LSD and the Search for God have become a cult band in their own right. Their sound weaves heavily around the shoegaze genre with both front-man Andy Liszt and guitarist, Chris Fifield congregating about 50 effects pedals between them, this positioned the duo as both elegant dancers as well as musicians – it was a real multi-discipline art.
As LSD and the Search for God took to the stage, faces curiously gazed upwards as the mass of effects pedals and musical equipment was packed tightly onto a stage that held five of the members of the group. Swirling jitters began to emerge from Fifield’s amplifier before the group came crashing in behind it, hurtling through tracks from the new EP. Songs such as ‘(I Don’t Think We Should) Take It Slow’ demonstrated their accuracy in finding the groove and the ease as to which LSD could capture the crowd’s imagination and attention. Bodies swayed in time with the gentle, fuzzy washes that wrapped their loving arms around you, it was a hazy red wine moment that was ultimately so immersive it had the potential to transport you to other realms.
The set bended and warped through psychedelic bliss, fuzzy wah effects shaked and vibrated the volume and sound of the guitars, every movement, tap and shimmy on-stage was essential, demonstrating the exceptionally careful musicianship of the duo. Songs such as ‘Starting Over’ evidenced the sensitive, delicate approach that LSD can often take.
Crazed and incensed punters at the front of the crowd dictated spaces to writhe themselves around in, one chap took to taking his top off, letting his spilling gut loose and continuing to throw his head towards the monitor, just incase it was not loud enough. It’s characters like this that make gigs so exciting, he personified the cultish appeal that LSD have and put some real endearment into the show.
LSD and the Search for God came about and then instantly descended into obscurity allowing them to be every hipster’s hard-on. What they proved tonight though was their utter worth and credit to the shoegaze genre, they add their own, distinct flavour on a genre that can often be so overwhelmed with try-hards. After meeting them as a group afterwards, a perfect way to summarise is to mirror the words of Liszt and yell, “Right on, LSD!”
Indie shoegaze stalwarts Film School return with their sixth full-length release and first for Sonic Ritual, We Weren’t Here, the follow-up to 2018’s Bright to Death. Whereas the band recorded the previous album while holed up together in the isolated Southern California desert enclave of Joshua Tree, the Covid pandemic forced a different kind of isolation this time around. Already divided between the SF Bay Area and Los Angeles, bassist Justin LaBo, guitarist Nyles Lannon, frontman Greg Bertens, and keyboardist Jason Ruck—each from his own quarantine home studio—had to collaborate on the songs remotely. Except for when newest member Adam Wade met up with Greg to record drums at LA’s Headwest Studio with mixer Dan Long (all wearing masks, of course), the bandmates never saw each other in person during the entire making of the album.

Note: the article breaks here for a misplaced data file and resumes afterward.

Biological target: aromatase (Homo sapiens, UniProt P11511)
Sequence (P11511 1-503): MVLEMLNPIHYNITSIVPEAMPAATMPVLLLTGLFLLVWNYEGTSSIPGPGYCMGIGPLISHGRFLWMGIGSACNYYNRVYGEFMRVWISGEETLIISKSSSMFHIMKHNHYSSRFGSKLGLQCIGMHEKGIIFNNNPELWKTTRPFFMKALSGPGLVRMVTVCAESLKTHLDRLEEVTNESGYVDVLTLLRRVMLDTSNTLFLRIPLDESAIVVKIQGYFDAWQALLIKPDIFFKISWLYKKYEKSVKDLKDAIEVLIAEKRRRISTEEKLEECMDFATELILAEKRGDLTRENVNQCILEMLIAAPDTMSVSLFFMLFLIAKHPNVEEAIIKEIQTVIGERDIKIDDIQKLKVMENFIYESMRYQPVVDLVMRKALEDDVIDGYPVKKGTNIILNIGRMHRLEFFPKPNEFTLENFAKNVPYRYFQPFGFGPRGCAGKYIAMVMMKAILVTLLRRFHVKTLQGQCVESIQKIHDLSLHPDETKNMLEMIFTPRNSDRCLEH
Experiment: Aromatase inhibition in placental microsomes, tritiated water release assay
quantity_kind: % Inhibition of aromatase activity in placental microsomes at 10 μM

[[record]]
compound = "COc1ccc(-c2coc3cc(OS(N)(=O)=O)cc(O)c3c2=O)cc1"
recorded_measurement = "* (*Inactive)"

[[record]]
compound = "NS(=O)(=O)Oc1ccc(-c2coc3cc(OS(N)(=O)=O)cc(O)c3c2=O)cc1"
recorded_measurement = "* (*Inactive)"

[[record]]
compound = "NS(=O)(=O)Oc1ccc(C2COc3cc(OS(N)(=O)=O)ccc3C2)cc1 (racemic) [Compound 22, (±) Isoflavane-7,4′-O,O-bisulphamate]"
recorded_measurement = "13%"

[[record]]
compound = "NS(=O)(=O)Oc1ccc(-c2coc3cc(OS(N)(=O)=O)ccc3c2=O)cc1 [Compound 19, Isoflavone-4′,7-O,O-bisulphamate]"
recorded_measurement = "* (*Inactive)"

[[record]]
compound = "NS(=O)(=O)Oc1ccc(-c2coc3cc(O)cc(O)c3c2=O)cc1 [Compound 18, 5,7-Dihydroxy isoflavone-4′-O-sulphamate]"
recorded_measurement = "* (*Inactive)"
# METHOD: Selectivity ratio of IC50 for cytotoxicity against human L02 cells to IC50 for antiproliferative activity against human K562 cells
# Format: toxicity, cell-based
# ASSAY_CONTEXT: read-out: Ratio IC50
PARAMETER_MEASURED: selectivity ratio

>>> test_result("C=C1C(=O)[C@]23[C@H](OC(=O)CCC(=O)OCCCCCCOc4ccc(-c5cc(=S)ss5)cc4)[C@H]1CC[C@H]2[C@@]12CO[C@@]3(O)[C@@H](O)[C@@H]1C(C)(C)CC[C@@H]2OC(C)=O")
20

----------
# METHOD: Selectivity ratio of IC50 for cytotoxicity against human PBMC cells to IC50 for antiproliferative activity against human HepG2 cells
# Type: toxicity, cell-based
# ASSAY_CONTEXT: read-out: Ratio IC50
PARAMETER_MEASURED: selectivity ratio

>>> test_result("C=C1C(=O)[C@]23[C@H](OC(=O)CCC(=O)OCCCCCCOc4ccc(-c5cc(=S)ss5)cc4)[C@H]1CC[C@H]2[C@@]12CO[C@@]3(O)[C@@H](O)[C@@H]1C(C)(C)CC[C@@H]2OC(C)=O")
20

But the title We Weren’t Here isn’t merely a reference to its socially distanced recording method. During life in quarantine, Greg says, he became acutely aware of all the ways human beings try to avoid being truly present. Though lockdowns gave us the opportunity to spend “quality time” with whomever we live with—whether that’s a romantic partner, a roommate, a parent, or our kids—the pandemic also forced us to become more conscious of our own, uninterrupted, day-to-day reality—a disquieting sensation many countered with drinking more, streaming television nonstop, obsessively scrolling social media, or otherwise checking out. For the members of Film School, the making of We Weren’t Here reflects how music—whether you’re creating it or immersing yourself in hearing it—can be a transformative way to feel spiritually and psychically anchored again.
What emerges from beneath the waves of the album’s psychedelic dream pop are bittersweet themes of a year lived in suspended animation: anticipation, separation, regret, revelation. From the moody sonic crush of “Superperfection” driven by an icy yet ethereal harmony featuring guest vocalist Noël Brydebell of Wild Signals (who appears throughout the album), to the standout track “Isla” with its intertwining guitars and swooning synths, and culminating in the buoyant, nostalgic closer “Take What You Need,” We Weren’t Here bathes the listener in a soundscape of atmosphere and emotion. With their sixth full-length release since the band’s formation over 20 years ago, Film School crystallize their position in the shoegaze pantheon.
Lorelle Meets The Obsolete release their sixth album Datura on June 16, 2023.
It’s a short, sharp shock of a record designed to be played live. Gone are the psychedelic wig-outs of previous releases, replaced with bass-heavy post-punk grooves inspired by the roots of The Congos, the no wave of Ike Yard, the industrial hip-hop of Dälek and the dark modular moves of Hiro Kone, all while harnessing the elemental power of Jon Hassell’s Vernal Equinox.
The band formed in 2011 around the nucleus of Lorena Quintanilla and Alberto González and found favour in psych circles with their first two albums (On Welfare and Corruptible Faces). Originally from Guadalajara (they are now based in Ensenada, Baja California), their name was half inspired by a recurring joke in Seinfeld, half by an episode of The Twilight Zone.
Since hooking up with UK-based label Sonic Cathedral in 2013, they have toured extensively in the UK and Europe as well as the US over the last decade. As their sound gradually evolved from its psych-inspired beginnings to take in analogue synths and experimental grooves more akin to bands like Talk Talk across the albums Chambers, Balance and De Facto they have won over famous fans in Henry Rollins, Iggy Pop, Robert Smith, Mani and Sonic Boom.